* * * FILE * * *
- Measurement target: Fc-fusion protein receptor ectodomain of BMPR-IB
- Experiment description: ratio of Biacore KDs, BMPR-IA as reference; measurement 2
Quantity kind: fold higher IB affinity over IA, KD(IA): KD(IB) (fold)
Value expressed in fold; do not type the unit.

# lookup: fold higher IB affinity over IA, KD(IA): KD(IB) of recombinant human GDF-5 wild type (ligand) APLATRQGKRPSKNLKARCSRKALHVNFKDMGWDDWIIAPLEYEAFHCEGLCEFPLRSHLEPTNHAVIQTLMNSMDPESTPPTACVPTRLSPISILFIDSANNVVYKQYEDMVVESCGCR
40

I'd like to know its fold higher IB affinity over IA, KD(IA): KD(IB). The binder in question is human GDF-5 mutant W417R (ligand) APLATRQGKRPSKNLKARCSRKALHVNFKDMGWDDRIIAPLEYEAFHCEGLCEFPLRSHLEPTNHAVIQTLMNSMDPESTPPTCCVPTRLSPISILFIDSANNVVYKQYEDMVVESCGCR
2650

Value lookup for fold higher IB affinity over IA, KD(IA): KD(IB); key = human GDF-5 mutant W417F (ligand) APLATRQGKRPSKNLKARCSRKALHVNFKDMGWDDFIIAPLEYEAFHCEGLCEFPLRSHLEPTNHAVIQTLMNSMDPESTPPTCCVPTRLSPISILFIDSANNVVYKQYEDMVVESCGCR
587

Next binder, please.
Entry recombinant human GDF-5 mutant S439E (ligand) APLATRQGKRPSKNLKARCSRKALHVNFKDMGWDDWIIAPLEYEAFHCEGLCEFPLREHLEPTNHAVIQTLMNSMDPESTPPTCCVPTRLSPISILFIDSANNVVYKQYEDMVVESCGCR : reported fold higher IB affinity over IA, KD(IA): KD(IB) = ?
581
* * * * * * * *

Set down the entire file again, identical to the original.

- Measurement target: Fc-fusion protein receptor ectodomain of BMPR-IB
- Experiment description: ratio of Biacore KDs, BMPR-IA as reference; measurement 2
Quantity kind: fold higher IB affinity over IA, KD(IA): KD(IB) (fold)
Value expressed in fold; do not type the unit.

# lookup: fold higher IB affinity over IA, KD(IA): KD(IB) of recombinant human GDF-5 wild type (ligand) APLATRQGKRPSKNLKARCSRKALHVNFKDMGWDDWIIAPLEYEAFHCEGLCEFPLRSHLEPTNHAVIQTLMNSMDPESTPPTACVPTRLSPISILFIDSANNVVYKQYEDMVVESCGCR
40

I'd like to know its fold higher IB affinity over IA, KD(IA): KD(IB). The binder in question is human GDF-5 mutant W417R (ligand) APLATRQGKRPSKNLKARCSRKALHVNFKDMGWDDRIIAPLEYEAFHCEGLCEFPLRSHLEPTNHAVIQTLMNSMDPESTPPTCCVPTRLSPISILFIDSANNVVYKQYEDMVVESCGCR
2650

Value lookup for fold higher IB affinity over IA, KD(IA): KD(IB); key = human GDF-5 mutant W417F (ligand) APLATRQGKRPSKNLKARCSRKALHVNFKDMGWDDFIIAPLEYEAFHCEGLCEFPLRSHLEPTNHAVIQTLMNSMDPESTPPTCCVPTRLSPISILFIDSANNVVYKQYEDMVVESCGCR
587

Next binder, please.
Entry recombinant human GDF-5 mutant S439E (ligand) APLATRQGKRPSKNLKARCSRKALHVNFKDMGWDDWIIAPLEYEAFHCEGLCEFPLREHLEPTNHAVIQTLMNSMDPESTPPTCCVPTRLSPISILFIDSANNVVYKQYEDMVVESCGCR : reported fold higher IB affinity over IA, KD(IA): KD(IB) = ?
581